Gov. Bill Lee announced on Thursday that his administration would be lifting restrictions on youth sporting events effective Monday, Feb. 1, allowing for more flexibility in the participation and attendance of youth sporting events across the state.
On Dec. 20, during a time when Tennessee was experiencing the highest rate of new COVID-19 cases in the nation, Lee issued an executive order limiting indoor gatherings to 10 people, while also placing restrictions on youth sporting events.
Those restrictions mandated that schools adhere to COVID-19-related guidance outlined by the Tennessee Secondary School Athletic Association (TSSAA), which included severely limiting the attendance of youth sporting events.
Last week on Jan. 20, Lee allowed the restrictions on indoor gatherings to expire, but extended the limitations on youth sporting events until Feb. 27.
It was on Thursday, Jan. 28, that Lee said he planned to lift those restrictions. It will go into effect on Feb. 1.
The TSSAA confirmed the moves from the governor's office on Thursday as well. It will require schools to continue limiting capacity with encouragement to cut attendance at sporting events to a third or fourth of normal crowd side depending on the venue.
Essentially, the TSSAA will still require the same guidelines it adopted this past summer for fall athletics.
Some control is left to individual communities as well.
"Member schools must facilitate compliance with any applicable state or local order limiting gathering sizes for participation in public events," a release from the TSSAA read.
"In consultation with local health providers, member schools in areas experiencing high virus transmission should consider further limitations on attendance (e.g., family members only, or no spectators). Limit informal gathering in areas where social distancing cannot be maintained."
Mask requirements and temperature checks will still be necessities for any attendance at prep sporting events in the state, too.
“We’re proud that our member schools have been taking steps to follow the Governor’s orders and limit the spread of the virus,” said Bernard Childress, Executive Director of TSSAA, in a release. “It is vitally important that we continue to be smart and safe in our activities, wear a mask, wash our hands and practice social distancing at every athletic contest.”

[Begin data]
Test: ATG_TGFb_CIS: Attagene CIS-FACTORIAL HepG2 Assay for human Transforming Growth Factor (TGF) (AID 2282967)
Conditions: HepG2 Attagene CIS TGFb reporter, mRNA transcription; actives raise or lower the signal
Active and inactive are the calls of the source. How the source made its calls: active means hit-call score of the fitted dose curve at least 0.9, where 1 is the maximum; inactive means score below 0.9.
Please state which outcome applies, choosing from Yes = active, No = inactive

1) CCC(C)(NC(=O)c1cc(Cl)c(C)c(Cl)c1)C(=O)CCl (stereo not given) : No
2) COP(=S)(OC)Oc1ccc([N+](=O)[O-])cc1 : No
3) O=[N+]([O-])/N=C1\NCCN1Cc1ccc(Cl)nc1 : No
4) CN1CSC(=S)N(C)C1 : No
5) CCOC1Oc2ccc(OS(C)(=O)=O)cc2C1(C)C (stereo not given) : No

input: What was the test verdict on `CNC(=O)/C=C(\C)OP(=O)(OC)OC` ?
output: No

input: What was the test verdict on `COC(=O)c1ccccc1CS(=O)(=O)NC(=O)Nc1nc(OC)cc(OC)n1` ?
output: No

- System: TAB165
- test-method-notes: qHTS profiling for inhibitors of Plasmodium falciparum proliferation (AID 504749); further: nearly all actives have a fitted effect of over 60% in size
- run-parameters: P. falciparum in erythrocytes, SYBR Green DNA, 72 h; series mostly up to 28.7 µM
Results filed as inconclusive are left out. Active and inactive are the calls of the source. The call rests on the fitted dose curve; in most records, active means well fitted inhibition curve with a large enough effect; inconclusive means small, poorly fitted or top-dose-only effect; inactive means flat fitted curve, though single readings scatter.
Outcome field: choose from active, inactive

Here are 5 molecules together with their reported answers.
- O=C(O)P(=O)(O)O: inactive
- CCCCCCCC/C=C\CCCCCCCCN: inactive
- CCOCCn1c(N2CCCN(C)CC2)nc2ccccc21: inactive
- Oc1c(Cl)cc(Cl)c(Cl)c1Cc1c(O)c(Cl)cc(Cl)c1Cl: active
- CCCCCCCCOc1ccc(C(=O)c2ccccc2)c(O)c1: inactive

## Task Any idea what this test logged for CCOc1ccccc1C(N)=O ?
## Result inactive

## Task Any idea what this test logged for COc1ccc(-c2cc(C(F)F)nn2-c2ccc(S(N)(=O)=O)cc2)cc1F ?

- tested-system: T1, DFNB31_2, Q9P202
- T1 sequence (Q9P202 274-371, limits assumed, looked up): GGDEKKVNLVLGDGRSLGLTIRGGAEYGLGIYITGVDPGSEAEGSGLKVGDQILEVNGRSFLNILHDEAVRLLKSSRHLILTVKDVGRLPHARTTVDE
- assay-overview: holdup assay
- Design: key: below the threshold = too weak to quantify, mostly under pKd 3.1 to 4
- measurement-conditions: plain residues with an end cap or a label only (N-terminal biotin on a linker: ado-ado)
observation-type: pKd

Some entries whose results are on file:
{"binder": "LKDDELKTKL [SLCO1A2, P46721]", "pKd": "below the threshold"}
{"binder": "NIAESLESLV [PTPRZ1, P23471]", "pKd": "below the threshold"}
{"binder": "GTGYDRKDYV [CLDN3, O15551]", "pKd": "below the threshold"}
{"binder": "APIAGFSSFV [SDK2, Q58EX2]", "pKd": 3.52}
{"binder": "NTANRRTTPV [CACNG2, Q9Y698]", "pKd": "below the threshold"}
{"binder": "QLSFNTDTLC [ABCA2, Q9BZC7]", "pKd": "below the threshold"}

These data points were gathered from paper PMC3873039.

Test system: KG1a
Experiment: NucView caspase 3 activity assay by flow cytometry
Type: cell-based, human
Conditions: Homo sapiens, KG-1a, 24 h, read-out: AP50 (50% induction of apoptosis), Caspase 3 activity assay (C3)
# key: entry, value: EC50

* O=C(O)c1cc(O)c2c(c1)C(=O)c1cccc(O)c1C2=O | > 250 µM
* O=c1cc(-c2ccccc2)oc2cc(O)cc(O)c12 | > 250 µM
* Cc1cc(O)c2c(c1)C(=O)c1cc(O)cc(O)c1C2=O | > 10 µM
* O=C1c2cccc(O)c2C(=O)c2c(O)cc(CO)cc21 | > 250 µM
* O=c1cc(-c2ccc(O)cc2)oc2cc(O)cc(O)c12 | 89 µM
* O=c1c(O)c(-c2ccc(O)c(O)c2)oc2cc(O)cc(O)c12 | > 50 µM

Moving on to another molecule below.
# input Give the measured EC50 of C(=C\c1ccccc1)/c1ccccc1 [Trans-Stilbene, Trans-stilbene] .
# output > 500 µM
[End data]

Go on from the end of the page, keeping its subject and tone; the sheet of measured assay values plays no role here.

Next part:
Cheerleaders and members of the general public, per the TSSAA, will be allowed to return with these guidelines lifted.
With spring sports around the corner, the TSSAA's practice requirements and restrictions on jamborees and preseason games will still hold, along with all the requirements above, for now.
Williamson County Schools had implemented its own winter sports attendance policy prior to the state's order, limiting ticketing to four attendees per athletic participant. It is unknown at this time if the county will continue with that plan.
Lee cites declining COVID-19 cases as reason for lifting restrictions
“Tennessee's COVID-19 numbers continue to rapidly improve with almost a 60 percent decline in cases and nearly a 40 percent decline in hospitalizations because of the efforts of Tennesseans to wear masks, wash hands and limit gatherings," Lee said on Thursday.
"When case counts were at their highest, we placed temporary, targeted restrictions on indoor school sporting events. The data now reflects rapidly falling numbers and because of that data, we are ending the recent additional restrictions around who can participate in or attend indoor school sporting events."
In a video announcement, Lee stated that there will be "no further restrictions on who can attend or participate in school sporting events," but cautioned that the "pandemic is not over," urging Tennesseans to "continue to be smart," to "wear a mask," and engage in social distancing.
"The guidance and rules of local education agencies and the TSSAA remain in place, but Executive Order 74 will be suspended effective Monday, Feb. 1," Lee's statement continued. "I encourage Tennesseans to keep up their responsible personal choices as we work towards a COVID-free Tennessee.”